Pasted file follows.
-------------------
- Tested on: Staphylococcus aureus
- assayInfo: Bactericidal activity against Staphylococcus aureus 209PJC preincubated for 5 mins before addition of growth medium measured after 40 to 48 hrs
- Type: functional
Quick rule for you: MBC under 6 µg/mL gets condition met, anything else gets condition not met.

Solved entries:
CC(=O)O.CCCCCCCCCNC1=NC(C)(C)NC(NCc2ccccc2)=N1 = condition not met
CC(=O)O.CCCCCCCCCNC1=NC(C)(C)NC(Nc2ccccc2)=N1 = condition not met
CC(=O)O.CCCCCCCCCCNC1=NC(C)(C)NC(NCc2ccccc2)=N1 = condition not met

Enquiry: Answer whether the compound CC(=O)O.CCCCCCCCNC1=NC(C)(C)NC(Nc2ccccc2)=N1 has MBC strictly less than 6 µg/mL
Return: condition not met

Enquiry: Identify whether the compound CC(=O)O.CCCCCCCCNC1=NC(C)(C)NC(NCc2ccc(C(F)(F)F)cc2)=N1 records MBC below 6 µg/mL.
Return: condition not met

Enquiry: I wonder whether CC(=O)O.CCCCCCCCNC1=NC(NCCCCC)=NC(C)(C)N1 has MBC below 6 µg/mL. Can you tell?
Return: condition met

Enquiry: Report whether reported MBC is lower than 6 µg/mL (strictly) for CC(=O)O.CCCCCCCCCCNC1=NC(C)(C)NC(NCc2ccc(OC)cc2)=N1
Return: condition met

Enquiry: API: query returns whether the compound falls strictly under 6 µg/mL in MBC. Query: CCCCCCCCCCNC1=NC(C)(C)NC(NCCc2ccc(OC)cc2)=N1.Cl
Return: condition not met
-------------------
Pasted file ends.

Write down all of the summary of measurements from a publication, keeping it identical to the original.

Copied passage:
- Tested on: Staphylococcus aureus
- assayInfo: Bactericidal activity against Staphylococcus aureus 209PJC preincubated for 5 mins before addition of growth medium measured after 40 to 48 hrs
- Type: functional
Quick rule for you: MBC under 6 µg/mL gets condition met, anything else gets condition not met.

Solved entries:
CC(=O)O.CCCCCCCCCNC1=NC(C)(C)NC(NCc2ccccc2)=N1 = condition not met
CC(=O)O.CCCCCCCCCNC1=NC(C)(C)NC(Nc2ccccc2)=N1 = condition not met
CC(=O)O.CCCCCCCCCCNC1=NC(C)(C)NC(NCc2ccccc2)=N1 = condition not met

Enquiry: Answer whether the compound CC(=O)O.CCCCCCCCNC1=NC(C)(C)NC(Nc2ccccc2)=N1 has MBC strictly less than 6 µg/mL
Return: condition not met

Enquiry: Identify whether the compound CC(=O)O.CCCCCCCCNC1=NC(C)(C)NC(NCc2ccc(C(F)(F)F)cc2)=N1 records MBC below 6 µg/mL.
Return: condition not met

Enquiry: I wonder whether CC(=O)O.CCCCCCCCNC1=NC(NCCCCC)=NC(C)(C)N1 has MBC below 6 µg/mL. Can you tell?
Return: condition met

Enquiry: Report whether reported MBC is lower than 6 µg/mL (strictly) for CC(=O)O.CCCCCCCCCCNC1=NC(C)(C)NC(NCc2ccc(OC)cc2)=N1
Return: condition met

Enquiry: API: query returns whether the compound falls strictly under 6 µg/mL in MBC. Query: CCCCCCCCCCNC1=NC(C)(C)NC(NCCc2ccc(OC)cc2)=N1.Cl
Return: condition not met